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Pablo Escobar

The Cocaine Cowboys were an unparalleled American tale of drugs, violence and billions of dollars that became Miami’s biggest industry for nearly a decade from the late 1970s through the 1980s. Cocaine built Miami’s skyline and created a boom in waterfront mansions, mega yachts, and luxury cars, all paid for in cash, at a time when much of the country was mired in a recession. From brazen gangland shootings at public malls to the influence of Medillin kingpin Pablo Escobar to to the brutal reigns of terror by Griselda Blanco de Trujillo, the Godmother of Cocaine, the drug trade permanently changed Miami. It made the city America’s murder capital and also created an enormous underground economy that corrupted police forces and government offices like a virulent plague.

Jacques Langevin / AP Photo

Mariel Boatlift

In 1980, Jimmy Carter offered to accept 3,500 Cuban refugees, and Castro used the opening as an excuse, as he told his brother, to “flush my toilets.” During the five-month Mariel Boatlift, 125,000 Cubans arrived in the so-called freedom flotilla. Among the newcomers were 24,000 with criminal records, 5,000 who were “hardened criminals,” and more than 100 who had murder convictions. Among the rest were honest, hard-working refugees, but also a large number of prostitutes, delinquents, and some just released from mental institutions. The Marielitos, as they were called, changed Miami Beach’s demographics overnight, pushed the county’s unemployment from 5.7 percent to 13 percent, taxed social services to the breaking point and exacerbated racial tensions.

John Pineda, Zuma / Newscom

Don Aronow

The 6’2”, 215 pound, Don Aronow was a former Coney Island lifeguard who was once invited to take a screen test for Tarzan. A daredevil, he became a world champion speedboat racer and turned out to have a natural flair for design. He developed four speedboats that redefined the powerboat industry: Formula, Donzi, Magnum, and, Cigarette, the last and most popular named after a Prohibition-busting boat that ruled the New York shoreline in the 1920s. Aronow, who counted as his clients the kings of Spain, Sweden, Jordan, and the Kuwaiti emir, also had a lock on the South Florida drug trade. He was gunned down, outside his headquarters, in 1987, in a hit paid for by a rival boatmaker.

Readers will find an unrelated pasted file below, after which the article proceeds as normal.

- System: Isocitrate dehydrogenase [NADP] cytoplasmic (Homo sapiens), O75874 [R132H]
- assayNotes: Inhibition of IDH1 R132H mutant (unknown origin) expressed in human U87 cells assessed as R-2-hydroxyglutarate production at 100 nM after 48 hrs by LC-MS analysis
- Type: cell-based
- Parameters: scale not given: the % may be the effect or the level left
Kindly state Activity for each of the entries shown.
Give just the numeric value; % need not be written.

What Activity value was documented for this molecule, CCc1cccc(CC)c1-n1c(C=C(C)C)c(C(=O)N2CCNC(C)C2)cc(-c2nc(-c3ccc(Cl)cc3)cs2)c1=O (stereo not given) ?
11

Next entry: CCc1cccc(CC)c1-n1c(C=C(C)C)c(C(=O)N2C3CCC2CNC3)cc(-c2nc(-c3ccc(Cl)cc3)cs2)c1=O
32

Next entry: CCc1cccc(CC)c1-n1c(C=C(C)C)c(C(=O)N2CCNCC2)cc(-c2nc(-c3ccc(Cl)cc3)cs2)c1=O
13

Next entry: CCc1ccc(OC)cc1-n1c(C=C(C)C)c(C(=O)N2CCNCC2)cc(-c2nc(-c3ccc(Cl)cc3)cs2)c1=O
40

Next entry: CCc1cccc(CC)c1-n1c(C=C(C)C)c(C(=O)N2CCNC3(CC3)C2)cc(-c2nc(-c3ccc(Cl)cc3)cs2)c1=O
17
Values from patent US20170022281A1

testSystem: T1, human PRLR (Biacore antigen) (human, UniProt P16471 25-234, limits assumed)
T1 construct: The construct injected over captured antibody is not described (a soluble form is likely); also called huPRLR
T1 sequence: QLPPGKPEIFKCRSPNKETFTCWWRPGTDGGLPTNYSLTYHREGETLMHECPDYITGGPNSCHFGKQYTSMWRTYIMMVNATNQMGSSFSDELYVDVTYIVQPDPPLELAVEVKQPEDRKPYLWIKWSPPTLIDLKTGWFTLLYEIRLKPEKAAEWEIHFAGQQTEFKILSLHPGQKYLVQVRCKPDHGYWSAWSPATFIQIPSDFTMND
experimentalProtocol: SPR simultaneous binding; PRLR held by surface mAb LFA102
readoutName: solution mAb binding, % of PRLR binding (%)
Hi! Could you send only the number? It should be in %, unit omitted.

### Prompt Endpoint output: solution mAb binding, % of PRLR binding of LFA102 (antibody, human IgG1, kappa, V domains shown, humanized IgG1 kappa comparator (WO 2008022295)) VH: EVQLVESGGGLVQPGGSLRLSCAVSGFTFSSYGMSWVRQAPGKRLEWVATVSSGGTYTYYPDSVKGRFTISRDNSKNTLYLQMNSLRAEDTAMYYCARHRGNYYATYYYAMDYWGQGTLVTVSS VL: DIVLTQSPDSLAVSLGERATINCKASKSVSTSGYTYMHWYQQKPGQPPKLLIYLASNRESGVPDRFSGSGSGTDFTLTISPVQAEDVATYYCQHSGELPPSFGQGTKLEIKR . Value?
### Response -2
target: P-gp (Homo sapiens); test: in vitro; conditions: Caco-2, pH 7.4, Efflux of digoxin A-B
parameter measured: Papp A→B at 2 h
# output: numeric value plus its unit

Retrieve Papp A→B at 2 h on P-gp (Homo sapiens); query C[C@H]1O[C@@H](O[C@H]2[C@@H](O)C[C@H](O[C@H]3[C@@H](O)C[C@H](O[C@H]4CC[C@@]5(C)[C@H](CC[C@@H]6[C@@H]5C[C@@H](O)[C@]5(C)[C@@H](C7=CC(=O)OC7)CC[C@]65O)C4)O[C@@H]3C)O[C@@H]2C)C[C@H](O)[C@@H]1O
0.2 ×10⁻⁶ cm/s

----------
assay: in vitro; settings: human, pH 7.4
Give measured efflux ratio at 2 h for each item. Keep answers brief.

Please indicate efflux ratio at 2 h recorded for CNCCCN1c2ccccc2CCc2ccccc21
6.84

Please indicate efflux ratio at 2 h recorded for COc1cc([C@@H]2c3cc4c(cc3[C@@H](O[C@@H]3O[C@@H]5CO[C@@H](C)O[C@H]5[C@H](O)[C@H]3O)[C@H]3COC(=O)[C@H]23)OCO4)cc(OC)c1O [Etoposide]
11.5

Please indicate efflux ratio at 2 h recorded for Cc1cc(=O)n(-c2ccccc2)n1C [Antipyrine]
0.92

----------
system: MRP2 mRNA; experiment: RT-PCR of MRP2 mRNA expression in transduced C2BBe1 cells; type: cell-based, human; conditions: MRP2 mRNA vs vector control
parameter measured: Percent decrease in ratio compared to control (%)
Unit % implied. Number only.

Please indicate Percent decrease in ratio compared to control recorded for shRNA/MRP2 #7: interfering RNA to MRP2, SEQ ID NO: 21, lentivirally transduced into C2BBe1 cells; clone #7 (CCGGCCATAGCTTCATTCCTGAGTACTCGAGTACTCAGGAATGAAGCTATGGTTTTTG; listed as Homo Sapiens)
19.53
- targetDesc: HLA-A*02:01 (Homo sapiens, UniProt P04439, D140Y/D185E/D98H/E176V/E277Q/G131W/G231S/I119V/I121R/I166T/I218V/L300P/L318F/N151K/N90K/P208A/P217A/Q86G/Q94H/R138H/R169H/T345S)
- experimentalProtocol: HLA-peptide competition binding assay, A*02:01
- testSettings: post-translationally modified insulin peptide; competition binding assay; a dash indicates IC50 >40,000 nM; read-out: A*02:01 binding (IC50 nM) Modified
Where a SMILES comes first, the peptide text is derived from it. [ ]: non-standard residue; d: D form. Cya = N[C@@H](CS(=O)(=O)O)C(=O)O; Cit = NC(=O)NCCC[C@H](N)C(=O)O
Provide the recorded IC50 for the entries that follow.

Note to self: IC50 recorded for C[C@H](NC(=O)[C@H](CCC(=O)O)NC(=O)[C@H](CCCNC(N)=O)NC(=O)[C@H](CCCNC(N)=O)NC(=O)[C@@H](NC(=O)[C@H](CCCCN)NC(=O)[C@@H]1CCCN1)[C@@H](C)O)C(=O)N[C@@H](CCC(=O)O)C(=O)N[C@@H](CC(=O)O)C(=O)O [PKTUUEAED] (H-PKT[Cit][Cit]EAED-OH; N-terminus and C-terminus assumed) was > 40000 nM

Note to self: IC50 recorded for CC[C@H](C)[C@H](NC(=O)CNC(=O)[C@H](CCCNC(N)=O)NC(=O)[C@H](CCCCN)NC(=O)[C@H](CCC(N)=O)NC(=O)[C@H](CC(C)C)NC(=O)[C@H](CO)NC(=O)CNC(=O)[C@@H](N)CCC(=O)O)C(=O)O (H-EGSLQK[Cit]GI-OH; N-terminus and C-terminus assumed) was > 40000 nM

Gregory Smith / AP Photo

Gianni Versace

In 1997, fashion designer Gianni Versace was gunned down on the doorsteps of his Ocean Drive mansion, Casa Casuarina, by a gay spree killer, Andrew Cunanan. Cunanan shot himself to death eight days later. Police, after a massive manhunt, and in the glare of worldwide publicity, found Cunanan’s body in a houseboat docked in mid-Beach. Versace’s former house, now an exclusive hotel, is still besieged daily by tourists, all wanting a picture at the spot where the fashion icon was murdered.

Diane Bondareff / AP Photo

Chris Paciello

Chris Paciello, a Brooklyn-born hoodlum who moved to South Beach and fell into the right circle of friends, became the “King of Nightlife” in the mid-1990s. One of Madonna’s rumored lovers, and a friend to Sylvester Stallone, Cher, and Mickey Rourke, Paciello was arrested for murder, robbery, and racketeering in 1999. He struck a deal with federal prosecutors to testify against two Mob kingpins in return for a reduced sentence. Today, he’s back in the nightclub business in Los Angeles.